“I remember once, many years ago, when a securities trader at another firm told me he had purchased a large block of stock. He did this because he was sure – absolutely certain – a particular set of events would occur. I looked, and I agreed that there were no evident roadblocks. He, with his absolute belief, took a very, very large position. I, highly optimistic but recognizing uncertainty, took a large position. Something totally unexpected happened. The projected events did not occur. I caused my firm to lose a lot of money, but not more than it could absorb. He lost an amount way beyond reason – and his job.”

(2) Every decision, as a consequence, is a matter of weighing probabilities

“A healthy respect for uncertainty, a focus on probability, drives you never to be satisfied with your conclusions. It keeps you moving forward to seek out more information, to question conventional thinking and to continually refine your judgments. And understanding that difference between certainty and the likelihood can make all the difference. It might even save your job.”

(3) Despite uncertainty we must decide and we must act

All decisions are based on imperfect or incomplete information. At one point Robert and the rest of the Treasury had to decide whether to increase the value of a country's rapidly depreciating currency*. New information kept coming available as they discussed the viable options. Time was eventually running out and the markets were ready to open, but they made the best decision that they could at the time.

*He doesn't mention which currency, but I'm guessing he is referring to the peso during the Mexican debt crisis, where his decision to stabilize the peso did calm markets.

(4) We need to judge decisions not only on the results, but on how they were made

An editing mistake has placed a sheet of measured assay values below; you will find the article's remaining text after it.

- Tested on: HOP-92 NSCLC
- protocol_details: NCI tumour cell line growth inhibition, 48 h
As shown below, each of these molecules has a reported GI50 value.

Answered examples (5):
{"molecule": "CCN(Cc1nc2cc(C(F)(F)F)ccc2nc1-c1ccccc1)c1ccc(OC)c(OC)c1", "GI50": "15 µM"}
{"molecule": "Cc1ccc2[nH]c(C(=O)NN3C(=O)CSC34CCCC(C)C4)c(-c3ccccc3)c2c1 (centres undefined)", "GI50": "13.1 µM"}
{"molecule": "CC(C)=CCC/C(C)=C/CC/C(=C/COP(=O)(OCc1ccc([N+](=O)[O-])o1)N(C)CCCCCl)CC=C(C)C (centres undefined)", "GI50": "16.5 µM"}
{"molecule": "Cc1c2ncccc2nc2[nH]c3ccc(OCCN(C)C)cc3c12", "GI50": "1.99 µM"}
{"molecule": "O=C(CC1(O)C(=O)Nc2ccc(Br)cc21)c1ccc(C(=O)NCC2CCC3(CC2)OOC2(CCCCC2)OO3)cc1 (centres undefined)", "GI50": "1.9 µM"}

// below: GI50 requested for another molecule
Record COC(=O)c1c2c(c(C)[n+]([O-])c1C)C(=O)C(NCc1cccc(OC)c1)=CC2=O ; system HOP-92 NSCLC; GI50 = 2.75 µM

Robert Rubin believes that the judgement of whether a decision was right or wrong should be more focused on the quality of the decision using the information available at the time instead of based on what the outcome is. He uses two examples. The time the U.S. helped Mexico's economy in 1995 by putting together to support their economy. This package worked and he felt that it was the correct decision at the the time.

The second example was when the U.S. supported an IMF program to strengthen Russia. This decision didn't work out because Russia defaulted, but Mr. Rubin felt that the decision they made was the correct one, despite the outcome. He believed, at the time of the decision, that the stakes were high and the risk was worth taking.

In his concluding marks, Robert summarizes his thoughts on decision making under uncertainty:

“Time and again during my tenure as Treasury Secretary and when I was on Wall Street, I have faced difficult decisions. But the lesson is always the same: good decision making is the key to good outcomes. Reject absolute answers and recognize uncertainty. Weigh the probabilities. Don’t let uncertainty paralyze you. And evaluation decisions not just on the results, but on how they are made.”

Video of speech:

Transcript of speech: